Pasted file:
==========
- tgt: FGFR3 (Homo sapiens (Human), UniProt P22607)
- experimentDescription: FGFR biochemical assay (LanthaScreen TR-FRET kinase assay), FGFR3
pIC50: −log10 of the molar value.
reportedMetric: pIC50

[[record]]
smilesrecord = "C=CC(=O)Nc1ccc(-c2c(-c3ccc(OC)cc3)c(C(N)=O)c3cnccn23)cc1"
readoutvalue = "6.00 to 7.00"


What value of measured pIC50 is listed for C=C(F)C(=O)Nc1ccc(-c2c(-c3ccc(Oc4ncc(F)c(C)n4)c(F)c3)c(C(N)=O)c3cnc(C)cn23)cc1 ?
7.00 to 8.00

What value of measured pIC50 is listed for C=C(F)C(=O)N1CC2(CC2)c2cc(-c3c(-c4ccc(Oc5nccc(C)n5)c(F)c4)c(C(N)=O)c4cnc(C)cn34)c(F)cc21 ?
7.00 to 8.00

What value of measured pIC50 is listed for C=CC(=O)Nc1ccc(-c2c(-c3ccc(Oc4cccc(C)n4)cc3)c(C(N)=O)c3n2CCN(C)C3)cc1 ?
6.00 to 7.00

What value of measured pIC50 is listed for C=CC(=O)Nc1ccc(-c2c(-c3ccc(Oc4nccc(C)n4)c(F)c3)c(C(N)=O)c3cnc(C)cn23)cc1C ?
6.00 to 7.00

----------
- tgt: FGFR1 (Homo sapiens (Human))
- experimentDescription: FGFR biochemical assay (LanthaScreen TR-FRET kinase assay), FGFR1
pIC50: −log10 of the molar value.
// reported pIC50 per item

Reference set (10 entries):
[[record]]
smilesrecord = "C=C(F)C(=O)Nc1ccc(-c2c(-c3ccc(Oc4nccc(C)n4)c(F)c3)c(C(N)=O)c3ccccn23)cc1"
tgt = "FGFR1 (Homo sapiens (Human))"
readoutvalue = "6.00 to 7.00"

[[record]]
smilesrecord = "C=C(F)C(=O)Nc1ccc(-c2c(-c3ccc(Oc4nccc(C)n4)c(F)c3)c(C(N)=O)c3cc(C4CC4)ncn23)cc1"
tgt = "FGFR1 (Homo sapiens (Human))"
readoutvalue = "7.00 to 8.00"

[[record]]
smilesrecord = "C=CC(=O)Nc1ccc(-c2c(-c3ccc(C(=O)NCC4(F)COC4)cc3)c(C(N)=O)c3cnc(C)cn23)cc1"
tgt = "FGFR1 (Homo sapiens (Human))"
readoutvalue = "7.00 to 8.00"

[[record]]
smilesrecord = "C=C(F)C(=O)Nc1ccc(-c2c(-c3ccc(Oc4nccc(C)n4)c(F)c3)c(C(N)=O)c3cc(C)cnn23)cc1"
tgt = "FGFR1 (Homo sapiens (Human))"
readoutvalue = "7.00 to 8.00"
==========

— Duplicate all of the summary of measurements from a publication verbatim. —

- tgt: FGFR3 (Homo sapiens (Human), UniProt P22607)
- experimentDescription: FGFR biochemical assay (LanthaScreen TR-FRET kinase assay), FGFR3
pIC50: −log10 of the molar value.
reportedMetric: pIC50

[[record]]
smilesrecord = "C=CC(=O)Nc1ccc(-c2c(-c3ccc(OC)cc3)c(C(N)=O)c3cnccn23)cc1"
readoutvalue = "6.00 to 7.00"


What value of measured pIC50 is listed for C=C(F)C(=O)Nc1ccc(-c2c(-c3ccc(Oc4ncc(F)c(C)n4)c(F)c3)c(C(N)=O)c3cnc(C)cn23)cc1 ?
7.00 to 8.00

What value of measured pIC50 is listed for C=C(F)C(=O)N1CC2(CC2)c2cc(-c3c(-c4ccc(Oc5nccc(C)n5)c(F)c4)c(C(N)=O)c4cnc(C)cn34)c(F)cc21 ?
7.00 to 8.00

What value of measured pIC50 is listed for C=CC(=O)Nc1ccc(-c2c(-c3ccc(Oc4cccc(C)n4)cc3)c(C(N)=O)c3n2CCN(C)C3)cc1 ?
6.00 to 7.00

What value of measured pIC50 is listed for C=CC(=O)Nc1ccc(-c2c(-c3ccc(Oc4nccc(C)n4)c(F)c3)c(C(N)=O)c3cnc(C)cn23)cc1C ?
6.00 to 7.00

----------
- tgt: FGFR1 (Homo sapiens (Human))
- experimentDescription: FGFR biochemical assay (LanthaScreen TR-FRET kinase assay), FGFR1
pIC50: −log10 of the molar value.
// reported pIC50 per item

Reference set (10 entries):
[[record]]
smilesrecord = "C=C(F)C(=O)Nc1ccc(-c2c(-c3ccc(Oc4nccc(C)n4)c(F)c3)c(C(N)=O)c3ccccn23)cc1"
tgt = "FGFR1 (Homo sapiens (Human))"
readoutvalue = "6.00 to 7.00"

[[record]]
smilesrecord = "C=C(F)C(=O)Nc1ccc(-c2c(-c3ccc(Oc4nccc(C)n4)c(F)c3)c(C(N)=O)c3cc(C4CC4)ncn23)cc1"
tgt = "FGFR1 (Homo sapiens (Human))"
readoutvalue = "7.00 to 8.00"

[[record]]
smilesrecord = "C=CC(=O)Nc1ccc(-c2c(-c3ccc(C(=O)NCC4(F)COC4)cc3)c(C(N)=O)c3cnc(C)cn23)cc1"
tgt = "FGFR1 (Homo sapiens (Human))"
readoutvalue = "7.00 to 8.00"

[[record]]
smilesrecord = "C=C(F)C(=O)Nc1ccc(-c2c(-c3ccc(Oc4nccc(C)n4)c(F)c3)c(C(N)=O)c3cc(C)cnn23)cc1"
tgt = "FGFR1 (Homo sapiens (Human))"
readoutvalue = "7.00 to 8.00"